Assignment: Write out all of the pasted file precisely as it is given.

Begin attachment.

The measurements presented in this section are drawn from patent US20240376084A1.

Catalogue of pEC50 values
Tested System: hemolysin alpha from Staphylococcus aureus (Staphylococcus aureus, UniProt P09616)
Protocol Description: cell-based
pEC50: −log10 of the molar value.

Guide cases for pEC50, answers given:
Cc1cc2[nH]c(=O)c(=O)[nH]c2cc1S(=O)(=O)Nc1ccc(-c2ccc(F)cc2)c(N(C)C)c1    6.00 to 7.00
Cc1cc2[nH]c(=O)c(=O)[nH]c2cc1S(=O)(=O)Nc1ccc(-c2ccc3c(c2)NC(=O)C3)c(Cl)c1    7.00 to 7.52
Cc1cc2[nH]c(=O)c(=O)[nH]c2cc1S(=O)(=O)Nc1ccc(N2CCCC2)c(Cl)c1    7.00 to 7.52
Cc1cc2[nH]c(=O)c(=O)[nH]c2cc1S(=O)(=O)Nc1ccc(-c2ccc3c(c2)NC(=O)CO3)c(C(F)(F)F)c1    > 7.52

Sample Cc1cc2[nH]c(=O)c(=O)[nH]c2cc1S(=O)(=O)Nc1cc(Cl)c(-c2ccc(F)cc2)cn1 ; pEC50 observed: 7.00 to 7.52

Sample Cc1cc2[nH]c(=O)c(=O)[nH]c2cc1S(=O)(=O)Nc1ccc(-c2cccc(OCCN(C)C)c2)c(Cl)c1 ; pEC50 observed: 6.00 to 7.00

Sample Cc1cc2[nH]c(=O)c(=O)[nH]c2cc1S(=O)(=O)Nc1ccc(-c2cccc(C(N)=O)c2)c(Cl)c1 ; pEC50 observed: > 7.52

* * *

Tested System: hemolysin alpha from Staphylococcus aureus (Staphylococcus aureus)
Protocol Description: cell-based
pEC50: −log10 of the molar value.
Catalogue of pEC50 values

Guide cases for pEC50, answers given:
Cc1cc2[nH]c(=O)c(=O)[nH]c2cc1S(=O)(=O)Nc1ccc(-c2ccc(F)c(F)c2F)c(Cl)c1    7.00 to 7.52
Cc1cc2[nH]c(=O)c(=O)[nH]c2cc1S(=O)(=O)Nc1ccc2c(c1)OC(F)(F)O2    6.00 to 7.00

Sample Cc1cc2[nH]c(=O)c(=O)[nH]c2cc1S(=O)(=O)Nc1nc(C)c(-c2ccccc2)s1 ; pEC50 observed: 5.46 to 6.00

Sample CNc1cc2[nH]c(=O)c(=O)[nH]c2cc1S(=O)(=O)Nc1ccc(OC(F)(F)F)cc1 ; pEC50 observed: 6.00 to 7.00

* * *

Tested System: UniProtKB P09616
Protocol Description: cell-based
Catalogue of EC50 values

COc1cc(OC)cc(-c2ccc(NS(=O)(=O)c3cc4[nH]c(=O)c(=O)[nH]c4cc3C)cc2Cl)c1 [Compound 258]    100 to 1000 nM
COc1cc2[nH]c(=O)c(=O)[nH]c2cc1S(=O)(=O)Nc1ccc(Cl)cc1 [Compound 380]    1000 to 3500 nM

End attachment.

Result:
The measurements presented in this section are drawn from patent US20240376084A1.

Catalogue of pEC50 values
Tested System: hemolysin alpha from Staphylococcus aureus (Staphylococcus aureus, UniProt P09616)
Protocol Description: cell-based
pEC50: −log10 of the molar value.

Guide cases for pEC50, answers given:
Cc1cc2[nH]c(=O)c(=O)[nH]c2cc1S(=O)(=O)Nc1ccc(-c2ccc(F)cc2)c(N(C)C)c1    6.00 to 7.00
Cc1cc2[nH]c(=O)c(=O)[nH]c2cc1S(=O)(=O)Nc1ccc(-c2ccc3c(c2)NC(=O)C3)c(Cl)c1    7.00 to 7.52
Cc1cc2[nH]c(=O)c(=O)[nH]c2cc1S(=O)(=O)Nc1ccc(N2CCCC2)c(Cl)c1    7.00 to 7.52
Cc1cc2[nH]c(=O)c(=O)[nH]c2cc1S(=O)(=O)Nc1ccc(-c2ccc3c(c2)NC(=O)CO3)c(C(F)(F)F)c1    > 7.52

Sample Cc1cc2[nH]c(=O)c(=O)[nH]c2cc1S(=O)(=O)Nc1cc(Cl)c(-c2ccc(F)cc2)cn1 ; pEC50 observed: 7.00 to 7.52

Sample Cc1cc2[nH]c(=O)c(=O)[nH]c2cc1S(=O)(=O)Nc1ccc(-c2cccc(OCCN(C)C)c2)c(Cl)c1 ; pEC50 observed: 6.00 to 7.00

Sample Cc1cc2[nH]c(=O)c(=O)[nH]c2cc1S(=O)(=O)Nc1ccc(-c2cccc(C(N)=O)c2)c(Cl)c1 ; pEC50 observed: > 7.52

* * *

Tested System: hemolysin alpha from Staphylococcus aureus (Staphylococcus aureus)
Protocol Description: cell-based
pEC50: −log10 of the molar value.
Catalogue of pEC50 values

Guide cases for pEC50, answers given:
Cc1cc2[nH]c(=O)c(=O)[nH]c2cc1S(=O)(=O)Nc1ccc(-c2ccc(F)c(F)c2F)c(Cl)c1    7.00 to 7.52
Cc1cc2[nH]c(=O)c(=O)[nH]c2cc1S(=O)(=O)Nc1ccc2c(c1)OC(F)(F)O2    6.00 to 7.00

Sample Cc1cc2[nH]c(=O)c(=O)[nH]c2cc1S(=O)(=O)Nc1nc(C)c(-c2ccccc2)s1 ; pEC50 observed: 5.46 to 6.00

Sample CNc1cc2[nH]c(=O)c(=O)[nH]c2cc1S(=O)(=O)Nc1ccc(OC(F)(F)F)cc1 ; pEC50 observed: 6.00 to 7.00

* * *

Tested System: UniProtKB P09616
Protocol Description: cell-based
Catalogue of EC50 values

COc1cc(OC)cc(-c2ccc(NS(=O)(=O)c3cc4[nH]c(=O)c(=O)[nH]c4cc3C)cc2Cl)c1 [Compound 258]    100 to 1000 nM
COc1cc2[nH]c(=O)c(=O)[nH]c2cc1S(=O)(=O)Nc1ccc(Cl)cc1 [Compound 380]    1000 to 3500 nM